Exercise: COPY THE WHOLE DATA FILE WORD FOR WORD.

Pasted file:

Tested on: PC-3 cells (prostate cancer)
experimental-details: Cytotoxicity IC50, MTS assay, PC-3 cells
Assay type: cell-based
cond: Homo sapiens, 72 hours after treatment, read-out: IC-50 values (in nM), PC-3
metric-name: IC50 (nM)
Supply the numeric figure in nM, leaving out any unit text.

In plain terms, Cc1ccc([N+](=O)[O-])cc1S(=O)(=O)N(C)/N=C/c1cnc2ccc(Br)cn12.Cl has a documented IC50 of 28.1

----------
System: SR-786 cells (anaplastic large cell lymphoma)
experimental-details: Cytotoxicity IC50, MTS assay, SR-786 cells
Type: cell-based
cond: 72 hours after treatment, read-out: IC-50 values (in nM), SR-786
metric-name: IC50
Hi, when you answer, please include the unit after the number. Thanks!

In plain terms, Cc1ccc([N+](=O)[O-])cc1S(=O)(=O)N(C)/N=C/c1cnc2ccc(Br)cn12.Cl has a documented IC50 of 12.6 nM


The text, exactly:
Tested on: PC-3 cells (prostate cancer)
experimental-details: Cytotoxicity IC50, MTS assay, PC-3 cells
Assay type: cell-based
cond: Homo sapiens, 72 hours after treatment, read-out: IC-50 values (in nM), PC-3
metric-name: IC50 (nM)
Supply the numeric figure in nM, leaving out any unit text.

In plain terms, Cc1ccc([N+](=O)[O-])cc1S(=O)(=O)N(C)/N=C/c1cnc2ccc(Br)cn12.Cl has a documented IC50 of 28.1

----------
System: SR-786 cells (anaplastic large cell lymphoma)
experimental-details: Cytotoxicity IC50, MTS assay, SR-786 cells
Type: cell-based
cond: 72 hours after treatment, read-out: IC-50 values (in nM), SR-786
metric-name: IC50
Hi, when you answer, please include the unit after the number. Thanks!

In plain terms, Cc1ccc([N+](=O)[O-])cc1S(=O)(=O)N(C)/N=C/c1cnc2ccc(Br)cn12.Cl has a documented IC50 of 12.6 nM